An hour before the end of the Student Government interviews, where parties select senate candidates, Livia Ledbetter got lost.

Ledbetter, 20, followed signs advertising the interviews on the third floor of the Reitz Union only to discover interviews were actually being held on the floor below in the Student Activities and Involvement Office.

“I saw a line that was wrapped around, and I saw that there was people dressed in professional attire,” said the UF sociology and women’s studies junior, who slated with Inspire Party. “It was really confusing because it said the third floor but it was actually on the second floor.”

Supervisor of Elections Erica Baker wrote in an email that this was the first complaint she heard about students getting lost.

“Originally we had the signs say to go to the SG Office because most students do not know where to go when you tell them to go to the SAI portal,” she said. “We have people in the SG office to point to where we are and we have a banner as to where we are.”

This year, 302 students interviewed with parties in hopes of gaining a Senate candidacy position with one of three Student Government parties. SG elections, which will be held on Feb. 20 and 21, from 8:30 a.m. to 8:30 p.m., will allow students to elect senators for 50 seats, representing the colleges, as well as freshmen and sophomores.

In the three days of interviewing, a total of 136 candidates registered with Inspire Party, 129 with Impact Party, 27 students with Challenge Party, eight as undecided and two as independent, Baker said.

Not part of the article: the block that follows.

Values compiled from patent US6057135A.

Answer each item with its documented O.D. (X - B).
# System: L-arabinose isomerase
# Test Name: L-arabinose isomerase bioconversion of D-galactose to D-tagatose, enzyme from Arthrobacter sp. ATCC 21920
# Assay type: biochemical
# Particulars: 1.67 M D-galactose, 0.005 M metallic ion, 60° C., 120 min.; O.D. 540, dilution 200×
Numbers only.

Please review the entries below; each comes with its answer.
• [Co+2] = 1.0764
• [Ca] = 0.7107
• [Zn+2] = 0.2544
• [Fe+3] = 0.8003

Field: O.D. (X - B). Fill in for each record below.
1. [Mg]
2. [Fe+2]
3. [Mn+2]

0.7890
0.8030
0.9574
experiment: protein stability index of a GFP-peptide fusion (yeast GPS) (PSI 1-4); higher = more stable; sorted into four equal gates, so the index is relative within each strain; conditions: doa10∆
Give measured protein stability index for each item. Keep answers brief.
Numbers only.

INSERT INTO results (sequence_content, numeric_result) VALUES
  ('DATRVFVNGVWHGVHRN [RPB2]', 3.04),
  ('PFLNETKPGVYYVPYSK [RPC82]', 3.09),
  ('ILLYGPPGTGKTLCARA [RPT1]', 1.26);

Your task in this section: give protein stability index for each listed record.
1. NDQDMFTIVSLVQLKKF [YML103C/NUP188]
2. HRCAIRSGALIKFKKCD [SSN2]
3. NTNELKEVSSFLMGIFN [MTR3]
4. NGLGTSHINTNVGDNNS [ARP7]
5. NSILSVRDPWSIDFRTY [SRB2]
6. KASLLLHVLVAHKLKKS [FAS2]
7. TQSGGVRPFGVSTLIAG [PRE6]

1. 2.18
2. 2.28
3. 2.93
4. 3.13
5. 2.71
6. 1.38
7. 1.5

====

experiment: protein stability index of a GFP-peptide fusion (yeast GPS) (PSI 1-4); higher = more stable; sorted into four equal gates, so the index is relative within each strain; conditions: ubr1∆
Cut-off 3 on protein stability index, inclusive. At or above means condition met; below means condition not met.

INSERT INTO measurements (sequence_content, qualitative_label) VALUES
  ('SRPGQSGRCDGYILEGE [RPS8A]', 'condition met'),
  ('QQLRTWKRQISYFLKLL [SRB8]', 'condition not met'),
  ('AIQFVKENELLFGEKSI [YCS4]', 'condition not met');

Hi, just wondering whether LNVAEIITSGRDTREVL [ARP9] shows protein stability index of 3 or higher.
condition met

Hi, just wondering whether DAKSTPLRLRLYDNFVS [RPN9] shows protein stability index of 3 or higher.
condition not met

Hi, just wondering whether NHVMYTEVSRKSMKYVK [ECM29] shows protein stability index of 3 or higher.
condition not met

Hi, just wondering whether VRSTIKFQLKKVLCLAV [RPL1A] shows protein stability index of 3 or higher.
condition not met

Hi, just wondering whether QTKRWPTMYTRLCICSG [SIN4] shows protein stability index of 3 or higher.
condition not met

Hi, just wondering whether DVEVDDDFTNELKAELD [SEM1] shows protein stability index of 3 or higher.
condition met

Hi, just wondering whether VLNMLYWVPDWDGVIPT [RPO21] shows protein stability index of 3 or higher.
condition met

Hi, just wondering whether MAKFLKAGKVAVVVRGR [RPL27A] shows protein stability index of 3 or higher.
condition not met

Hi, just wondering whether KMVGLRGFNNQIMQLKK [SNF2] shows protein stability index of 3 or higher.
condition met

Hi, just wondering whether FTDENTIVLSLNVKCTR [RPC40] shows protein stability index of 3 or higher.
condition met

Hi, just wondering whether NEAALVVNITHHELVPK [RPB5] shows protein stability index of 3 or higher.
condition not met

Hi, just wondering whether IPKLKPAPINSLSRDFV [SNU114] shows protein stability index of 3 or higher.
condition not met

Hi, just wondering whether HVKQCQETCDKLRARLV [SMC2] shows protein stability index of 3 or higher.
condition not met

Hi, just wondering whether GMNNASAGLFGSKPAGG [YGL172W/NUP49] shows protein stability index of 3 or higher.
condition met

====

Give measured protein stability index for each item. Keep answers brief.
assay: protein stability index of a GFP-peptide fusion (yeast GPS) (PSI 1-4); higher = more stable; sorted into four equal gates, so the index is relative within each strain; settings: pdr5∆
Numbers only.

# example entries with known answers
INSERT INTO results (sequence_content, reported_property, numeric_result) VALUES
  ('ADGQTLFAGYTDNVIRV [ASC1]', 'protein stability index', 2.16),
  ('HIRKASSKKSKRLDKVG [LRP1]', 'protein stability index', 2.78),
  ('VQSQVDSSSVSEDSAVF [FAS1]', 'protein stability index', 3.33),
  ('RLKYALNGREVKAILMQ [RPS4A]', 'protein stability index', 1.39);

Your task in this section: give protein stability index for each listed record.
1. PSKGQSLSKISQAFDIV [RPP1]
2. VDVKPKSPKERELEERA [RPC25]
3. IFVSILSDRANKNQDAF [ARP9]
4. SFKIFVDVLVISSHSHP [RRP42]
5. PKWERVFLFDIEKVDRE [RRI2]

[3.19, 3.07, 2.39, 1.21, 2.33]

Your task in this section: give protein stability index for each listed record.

On the first day, only 41 students registered. The number more than doubled on Monday, with 86 students registering. On the final day, which was Tuesday, 175 registered.

In Fall 2017, 223 students interviewed with the two parties — Impact and Inspire — and in Spring 2017, 197 interviewed with one party — Impact, according to Alligator archives. Though most interviewed with parties, some registered independent each semester.

Amy Emerson, 22, who interviewed with Challenge after recently learning about it, said she now feels like she has the confidence to step up and be a leader for the student body.

“I think it’s important for everyone’s voice to be heard and for everyone to feel like they’ve been heard,” the UF biomedical engineering senior said.

Avichaim Snyder, an Impact senator in Spring and Fall 2017, interviewed with the party again for the College of Liberal Arts and Sciences seat.

The UF anthropology junior said he stands for what Impact believes in.

“I think these are students that 100 percent care about what they want to do,” the 21-year-old said.

Snyder said he wants to publicize different resolutions and bills that are passed in the Senate and share what campus organizations are doing.

“I think there are a lot of things that Student Government and different organizations at the school does well, but doesn’t really get broadcasted out to the Student Body,” he said.

Correction: This article has been updated to reflect that Erica Baker didn’t say the Elections Commission originally placed the signs indicating students to go to the SG Office. It has also been updated to reflect that Ledbetter is a sociology and women's study junior, not a biology and sociology junior. 

Contact Christina Morales at cmorales@alligator.org. Follow her on Twitter at @Christina_M18.